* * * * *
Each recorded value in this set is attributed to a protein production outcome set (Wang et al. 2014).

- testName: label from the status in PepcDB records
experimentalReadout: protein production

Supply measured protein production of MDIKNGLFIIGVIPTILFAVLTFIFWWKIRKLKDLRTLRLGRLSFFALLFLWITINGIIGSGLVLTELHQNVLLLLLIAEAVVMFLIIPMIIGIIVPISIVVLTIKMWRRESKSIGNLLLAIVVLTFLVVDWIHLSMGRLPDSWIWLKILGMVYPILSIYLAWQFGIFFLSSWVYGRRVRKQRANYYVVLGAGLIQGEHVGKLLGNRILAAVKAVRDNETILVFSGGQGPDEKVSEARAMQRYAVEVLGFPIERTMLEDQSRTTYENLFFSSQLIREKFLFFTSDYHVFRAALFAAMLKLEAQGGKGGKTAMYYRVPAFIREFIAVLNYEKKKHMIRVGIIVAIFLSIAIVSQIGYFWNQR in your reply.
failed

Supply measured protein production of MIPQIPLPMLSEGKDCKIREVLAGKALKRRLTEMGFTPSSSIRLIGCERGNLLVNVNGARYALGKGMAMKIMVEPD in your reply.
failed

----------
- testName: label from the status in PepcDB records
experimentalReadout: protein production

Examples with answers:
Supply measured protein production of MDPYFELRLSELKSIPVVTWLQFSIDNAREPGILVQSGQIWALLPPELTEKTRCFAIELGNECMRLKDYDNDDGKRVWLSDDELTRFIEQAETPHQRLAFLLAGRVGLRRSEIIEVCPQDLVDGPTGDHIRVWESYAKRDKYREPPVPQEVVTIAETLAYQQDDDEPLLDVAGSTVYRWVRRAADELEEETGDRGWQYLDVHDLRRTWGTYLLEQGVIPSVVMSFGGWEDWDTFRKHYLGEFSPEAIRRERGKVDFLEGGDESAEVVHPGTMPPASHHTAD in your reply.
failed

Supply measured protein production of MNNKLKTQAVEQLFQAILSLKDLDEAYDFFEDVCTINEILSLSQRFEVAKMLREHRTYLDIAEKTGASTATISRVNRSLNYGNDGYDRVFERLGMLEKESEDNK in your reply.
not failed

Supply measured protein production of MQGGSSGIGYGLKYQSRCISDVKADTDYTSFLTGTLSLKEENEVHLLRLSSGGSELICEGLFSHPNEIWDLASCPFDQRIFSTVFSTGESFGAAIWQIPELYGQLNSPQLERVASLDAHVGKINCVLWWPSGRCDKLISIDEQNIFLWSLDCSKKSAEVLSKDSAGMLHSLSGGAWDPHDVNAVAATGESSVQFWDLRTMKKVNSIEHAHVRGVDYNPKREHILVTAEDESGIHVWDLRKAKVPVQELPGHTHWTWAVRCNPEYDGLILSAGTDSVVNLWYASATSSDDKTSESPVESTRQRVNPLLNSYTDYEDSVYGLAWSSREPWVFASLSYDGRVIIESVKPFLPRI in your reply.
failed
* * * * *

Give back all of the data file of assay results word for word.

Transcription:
Each recorded value in this set is attributed to a protein production outcome set (Wang et al. 2014).

- testName: label from the status in PepcDB records
experimentalReadout: protein production

Supply measured protein production of MDIKNGLFIIGVIPTILFAVLTFIFWWKIRKLKDLRTLRLGRLSFFALLFLWITINGIIGSGLVLTELHQNVLLLLLIAEAVVMFLIIPMIIGIIVPISIVVLTIKMWRRESKSIGNLLLAIVVLTFLVVDWIHLSMGRLPDSWIWLKILGMVYPILSIYLAWQFGIFFLSSWVYGRRVRKQRANYYVVLGAGLIQGEHVGKLLGNRILAAVKAVRDNETILVFSGGQGPDEKVSEARAMQRYAVEVLGFPIERTMLEDQSRTTYENLFFSSQLIREKFLFFTSDYHVFRAALFAAMLKLEAQGGKGGKTAMYYRVPAFIREFIAVLNYEKKKHMIRVGIIVAIFLSIAIVSQIGYFWNQR in your reply.
failed

Supply measured protein production of MIPQIPLPMLSEGKDCKIREVLAGKALKRRLTEMGFTPSSSIRLIGCERGNLLVNVNGARYALGKGMAMKIMVEPD in your reply.
failed

----------
- testName: label from the status in PepcDB records
experimentalReadout: protein production

Examples with answers:
Supply measured protein production of MDPYFELRLSELKSIPVVTWLQFSIDNAREPGILVQSGQIWALLPPELTEKTRCFAIELGNECMRLKDYDNDDGKRVWLSDDELTRFIEQAETPHQRLAFLLAGRVGLRRSEIIEVCPQDLVDGPTGDHIRVWESYAKRDKYREPPVPQEVVTIAETLAYQQDDDEPLLDVAGSTVYRWVRRAADELEEETGDRGWQYLDVHDLRRTWGTYLLEQGVIPSVVMSFGGWEDWDTFRKHYLGEFSPEAIRRERGKVDFLEGGDESAEVVHPGTMPPASHHTAD in your reply.
failed

Supply measured protein production of MNNKLKTQAVEQLFQAILSLKDLDEAYDFFEDVCTINEILSLSQRFEVAKMLREHRTYLDIAEKTGASTATISRVNRSLNYGNDGYDRVFERLGMLEKESEDNK in your reply.
not failed

Supply measured protein production of MQGGSSGIGYGLKYQSRCISDVKADTDYTSFLTGTLSLKEENEVHLLRLSSGGSELICEGLFSHPNEIWDLASCPFDQRIFSTVFSTGESFGAAIWQIPELYGQLNSPQLERVASLDAHVGKINCVLWWPSGRCDKLISIDEQNIFLWSLDCSKKSAEVLSKDSAGMLHSLSGGAWDPHDVNAVAATGESSVQFWDLRTMKKVNSIEHAHVRGVDYNPKREHILVTAEDESGIHVWDLRKAKVPVQELPGHTHWTWAVRCNPEYDGLILSAGTDSVVNLWYASATSSDDKTSESPVESTRQRVNPLLNSYTDYEDSVYGLAWSSREPWVFASLSYDGRVIIESVKPFLPRI in your reply.
failed